One of the questions we get asked time and time again with many of our clients, whether in 1 on 1 consulting, during our onsite or virtual trainings or in our private Facebook group is, “Terri, should we discount our rates, offer coupons/ groupons to get traffic in the door or offer free consultations?
My first response is always to answer those questions with some of my own questions. I ask clients to consider a few factors:
What kind of brand image do you want to portray? When we think of brands what are you today and where do you want to be?
Are you Target?
Are you Macy’s?
Are you Nordstrom?
Are you Neimans?
**Just be with integrity of your brand. Put yourself in your client’s shoes. Would you want to have heart surgery done by the surgeon offering a “special”? What would your perception be about their skill set that he/she feels the need to reduce their prices? Think about what you want. Do you want patients who are bargain shoppers, or do you want ones who value your skill, expertise, results and impressive credentials? For some reason, medical aesthetics is the only field where clients feel they can ask for a discount, but that comes from them feeling they will get it or can - that is their perception.
How much is your time worth? How much time are you willing to waste on “Looky Lu’s” or bargain hunters?
What are your operating expenses? What does it cost you for rent, payroll, marketing, leases, loans, warranties etc.?
Consider Risks of Being Known as a “Discount Provider”
Everyone likes to get a good deal and feel they are getting the best service for the best price. However, there are several pitfalls to offering coupons/groupons or discounts:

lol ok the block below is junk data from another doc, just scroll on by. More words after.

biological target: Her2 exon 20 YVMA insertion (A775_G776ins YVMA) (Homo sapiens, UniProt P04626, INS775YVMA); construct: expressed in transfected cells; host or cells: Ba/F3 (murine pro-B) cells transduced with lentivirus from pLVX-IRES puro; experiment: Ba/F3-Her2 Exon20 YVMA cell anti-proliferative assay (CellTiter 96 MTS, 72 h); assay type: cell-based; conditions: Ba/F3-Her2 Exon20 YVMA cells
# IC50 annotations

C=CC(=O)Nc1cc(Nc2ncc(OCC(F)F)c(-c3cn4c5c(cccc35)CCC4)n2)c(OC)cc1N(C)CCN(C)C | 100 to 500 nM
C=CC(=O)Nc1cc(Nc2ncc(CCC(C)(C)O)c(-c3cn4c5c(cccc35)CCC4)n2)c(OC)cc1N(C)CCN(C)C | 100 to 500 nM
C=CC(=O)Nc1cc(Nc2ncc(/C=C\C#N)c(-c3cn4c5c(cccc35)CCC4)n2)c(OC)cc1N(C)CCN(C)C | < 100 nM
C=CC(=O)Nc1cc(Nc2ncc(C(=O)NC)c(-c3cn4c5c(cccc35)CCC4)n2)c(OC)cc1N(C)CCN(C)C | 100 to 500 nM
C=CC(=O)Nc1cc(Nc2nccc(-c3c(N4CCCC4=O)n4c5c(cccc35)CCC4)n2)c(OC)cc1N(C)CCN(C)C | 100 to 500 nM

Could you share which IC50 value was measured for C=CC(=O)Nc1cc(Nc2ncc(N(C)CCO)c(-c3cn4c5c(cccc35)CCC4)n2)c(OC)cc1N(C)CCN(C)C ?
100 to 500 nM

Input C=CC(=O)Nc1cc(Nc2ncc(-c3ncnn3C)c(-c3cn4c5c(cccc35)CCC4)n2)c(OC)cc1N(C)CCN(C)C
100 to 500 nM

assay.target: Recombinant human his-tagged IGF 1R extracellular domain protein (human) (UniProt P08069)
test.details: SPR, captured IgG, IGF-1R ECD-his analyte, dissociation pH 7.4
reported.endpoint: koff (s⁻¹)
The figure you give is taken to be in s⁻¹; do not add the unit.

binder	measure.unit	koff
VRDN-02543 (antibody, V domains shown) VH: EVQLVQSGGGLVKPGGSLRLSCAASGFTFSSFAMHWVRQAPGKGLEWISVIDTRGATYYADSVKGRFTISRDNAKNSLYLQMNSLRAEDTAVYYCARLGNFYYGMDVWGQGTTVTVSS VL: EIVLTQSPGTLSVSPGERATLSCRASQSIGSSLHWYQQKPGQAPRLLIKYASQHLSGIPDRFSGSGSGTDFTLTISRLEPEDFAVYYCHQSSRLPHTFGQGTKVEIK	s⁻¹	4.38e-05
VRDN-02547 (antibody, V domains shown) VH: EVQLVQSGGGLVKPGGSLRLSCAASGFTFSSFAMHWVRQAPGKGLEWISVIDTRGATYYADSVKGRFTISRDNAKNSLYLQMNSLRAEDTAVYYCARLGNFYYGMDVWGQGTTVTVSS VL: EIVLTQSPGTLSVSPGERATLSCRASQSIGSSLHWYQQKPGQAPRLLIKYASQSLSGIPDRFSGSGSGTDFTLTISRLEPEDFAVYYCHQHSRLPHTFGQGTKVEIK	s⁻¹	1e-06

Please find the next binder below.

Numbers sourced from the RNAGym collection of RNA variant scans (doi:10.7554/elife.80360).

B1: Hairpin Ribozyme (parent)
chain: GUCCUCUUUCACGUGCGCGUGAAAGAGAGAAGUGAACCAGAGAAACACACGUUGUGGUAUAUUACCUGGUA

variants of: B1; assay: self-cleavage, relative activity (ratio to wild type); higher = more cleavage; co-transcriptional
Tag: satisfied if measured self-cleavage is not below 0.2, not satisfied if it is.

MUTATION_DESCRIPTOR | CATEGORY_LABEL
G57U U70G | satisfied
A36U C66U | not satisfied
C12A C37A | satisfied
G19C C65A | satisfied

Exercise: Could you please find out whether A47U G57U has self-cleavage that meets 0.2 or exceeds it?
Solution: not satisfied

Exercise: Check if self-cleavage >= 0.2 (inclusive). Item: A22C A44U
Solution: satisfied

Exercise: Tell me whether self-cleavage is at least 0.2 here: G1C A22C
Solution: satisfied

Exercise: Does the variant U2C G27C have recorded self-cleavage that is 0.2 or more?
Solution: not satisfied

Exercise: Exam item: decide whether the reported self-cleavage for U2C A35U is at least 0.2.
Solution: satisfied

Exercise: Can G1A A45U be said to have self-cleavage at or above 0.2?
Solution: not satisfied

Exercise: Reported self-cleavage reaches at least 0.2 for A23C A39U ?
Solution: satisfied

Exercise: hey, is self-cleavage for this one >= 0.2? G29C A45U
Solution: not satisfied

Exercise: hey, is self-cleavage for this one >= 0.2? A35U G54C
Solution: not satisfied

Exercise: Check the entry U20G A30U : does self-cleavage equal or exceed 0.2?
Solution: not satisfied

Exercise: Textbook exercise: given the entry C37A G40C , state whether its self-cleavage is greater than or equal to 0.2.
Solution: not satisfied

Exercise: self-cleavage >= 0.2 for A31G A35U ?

There are a plethora of inexperienced providers performing cosmetic procedures. Even if you are more than qualified, you can be lumped into that perceived category and tarnish your reputation.
Sometimes the product or service you could potentially offer a discount on is not the appropriate service, product or procedure for that individual client and their specific needs.
It’s like bypassing a consultation all together when they “pre-buy” a service and can result in complications or the client being upset if they demand the service they already purchased. You can be setting yourself up for disgruntled patients, bad reviews, disastrous results and broken trust.
The psychological mindset of patients who purchase online coupons/groupons usually involves searching for the cheapest option. They love the thrill of a bargain. They are not brand loyalists or people concerned about the best quality as a rule. They are not likely going to be a repeat or long-term clients. According to AmSpa’s 2017 Medical Spa State of the Industry Report, an average of 70% of patients are repeat clients so patient retention is critical. Groupons might bring some money in the door initially but don't usually generate repeat business. So, it’s better to work on cultivating long-term retention with established patients or spend your marketing dollars elsewhere on services such as SEO, blogs, social media, ads, video, etc.